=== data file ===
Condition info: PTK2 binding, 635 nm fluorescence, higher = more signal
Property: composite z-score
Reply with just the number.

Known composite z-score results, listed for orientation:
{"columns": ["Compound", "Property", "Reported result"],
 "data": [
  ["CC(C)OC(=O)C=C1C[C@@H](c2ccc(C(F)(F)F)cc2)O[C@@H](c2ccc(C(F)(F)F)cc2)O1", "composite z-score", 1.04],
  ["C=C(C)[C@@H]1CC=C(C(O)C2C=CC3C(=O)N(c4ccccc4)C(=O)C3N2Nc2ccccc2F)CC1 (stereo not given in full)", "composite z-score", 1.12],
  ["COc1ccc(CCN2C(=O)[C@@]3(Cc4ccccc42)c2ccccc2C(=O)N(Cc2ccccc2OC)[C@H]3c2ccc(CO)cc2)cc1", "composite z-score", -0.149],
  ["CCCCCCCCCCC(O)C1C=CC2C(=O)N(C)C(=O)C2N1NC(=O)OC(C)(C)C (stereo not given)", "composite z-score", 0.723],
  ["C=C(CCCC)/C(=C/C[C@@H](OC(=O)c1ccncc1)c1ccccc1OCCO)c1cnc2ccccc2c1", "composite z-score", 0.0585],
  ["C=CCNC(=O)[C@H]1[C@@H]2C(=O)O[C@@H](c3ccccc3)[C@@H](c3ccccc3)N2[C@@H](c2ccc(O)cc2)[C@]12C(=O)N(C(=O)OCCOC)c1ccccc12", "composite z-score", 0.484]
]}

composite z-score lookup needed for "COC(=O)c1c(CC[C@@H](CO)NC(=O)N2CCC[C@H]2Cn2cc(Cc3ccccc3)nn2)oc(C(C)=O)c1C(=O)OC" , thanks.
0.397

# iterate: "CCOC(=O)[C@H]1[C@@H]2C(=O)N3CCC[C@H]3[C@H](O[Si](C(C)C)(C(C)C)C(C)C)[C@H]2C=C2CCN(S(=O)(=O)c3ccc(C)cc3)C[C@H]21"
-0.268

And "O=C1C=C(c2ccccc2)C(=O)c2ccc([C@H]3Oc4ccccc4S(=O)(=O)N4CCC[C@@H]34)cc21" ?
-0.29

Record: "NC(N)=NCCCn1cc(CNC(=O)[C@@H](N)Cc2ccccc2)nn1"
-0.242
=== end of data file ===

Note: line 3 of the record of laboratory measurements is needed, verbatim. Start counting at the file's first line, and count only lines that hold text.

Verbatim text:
Reply with just the number.